Monday, May 20, 2013

 

Liberal Mondays 3: John Stuart Mill and Harriet Taylor #LibDemValues


Today’s Liberal Monday celebrates the 207th birthday of Liberal philosopher and politician John Stuart Mill. With Harriet Taylor, he wrote arguably Liberalism’s most influential text of all: On Liberty, the book that created the Harm Principle, from which I’ve picked two key quotations. For many Liberal Democrats, this crystallises the party’s essential belief, and I’ve already touched on it in both previous Liberal Mondays in freedom from conformity and from other restraints… But, though you can see On Liberty’s influence right through to today’s Equal Marriage bill, it still challenges Lib Dems – has it really influenced our policies enough?
“The only freedom which deserves the name, is that of pursuing our own good in our own way, so long as we do not attempt to deprive others of theirs, or impede their efforts to obtain it.”

“The only purpose for which power can be rightfully exercised over any member of a civilised community, against his will, is to prevent harm to others. His own good, either physical or moral, is not a sufficient warrant.”
This principle is so widely known and debated that this time I won’t analyse it at length. However, even if not every Liberal reads On Liberty once a year (as former Leader Jo Grimond suggested), and if you only read those two points from it, in campaigning Lib Dem style I’d suggest three things to remember – and one thing to think about.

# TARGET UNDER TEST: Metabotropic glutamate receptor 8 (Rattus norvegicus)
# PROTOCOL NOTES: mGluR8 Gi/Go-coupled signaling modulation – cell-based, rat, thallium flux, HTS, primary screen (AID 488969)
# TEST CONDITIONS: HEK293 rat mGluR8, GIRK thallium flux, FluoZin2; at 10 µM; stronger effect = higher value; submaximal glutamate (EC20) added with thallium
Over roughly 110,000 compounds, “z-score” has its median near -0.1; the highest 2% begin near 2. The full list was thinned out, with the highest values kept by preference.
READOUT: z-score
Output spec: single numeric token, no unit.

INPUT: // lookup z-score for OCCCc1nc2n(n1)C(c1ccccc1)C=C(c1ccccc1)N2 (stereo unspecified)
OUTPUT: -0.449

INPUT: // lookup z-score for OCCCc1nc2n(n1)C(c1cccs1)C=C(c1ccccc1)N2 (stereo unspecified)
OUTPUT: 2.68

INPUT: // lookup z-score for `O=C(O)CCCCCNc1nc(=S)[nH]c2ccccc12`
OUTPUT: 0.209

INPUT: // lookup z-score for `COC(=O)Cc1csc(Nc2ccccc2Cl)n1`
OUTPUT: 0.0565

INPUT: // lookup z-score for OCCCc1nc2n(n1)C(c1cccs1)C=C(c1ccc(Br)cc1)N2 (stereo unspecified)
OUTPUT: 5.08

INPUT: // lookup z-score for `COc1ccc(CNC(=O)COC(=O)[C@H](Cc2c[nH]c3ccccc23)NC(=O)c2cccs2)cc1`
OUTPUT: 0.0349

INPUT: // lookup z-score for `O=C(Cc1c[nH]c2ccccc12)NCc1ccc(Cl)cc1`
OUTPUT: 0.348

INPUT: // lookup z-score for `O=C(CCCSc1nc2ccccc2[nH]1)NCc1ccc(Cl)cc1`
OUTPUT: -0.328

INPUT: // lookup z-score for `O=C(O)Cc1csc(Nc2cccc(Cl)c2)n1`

Three Things To Remember

One Thing To Think About

But for all that the Liberal Democrats think of ourselves as inspired by On Liberty – it’s even the book handed down to each Party President on their election – how much do we practise what it preaches?

I sometimes feel a strange kinship with Evelyn Waugh’s lament that:
“The Conservative Party have never put the clock back a single second.”
How many laws have the Liberal Democrats put back? And how many have we acquiesced in or cheer-led? After Labour’s smothering record more than 4,000 new laws when in power, we proposed a Great Repeal Bill, or Freedom Bill; we formed a Coalition with the Conservatives in part on a promise of enacting that Bill, with principles of freedom and personal responsibility. And yet when it came down to it, it was watered down in government to a Small Repeal Bill, or a Freedom That Won’t Frighten the Daily Mail Bill – putting authoritarianism back only a few seconds, and then it starts ticking forward again. That’s the trouble with legislation by shopping list rather than principle: it’s too easy to say you’ll take just the more difficult things out of the cart, and find you’ve got very little left in it.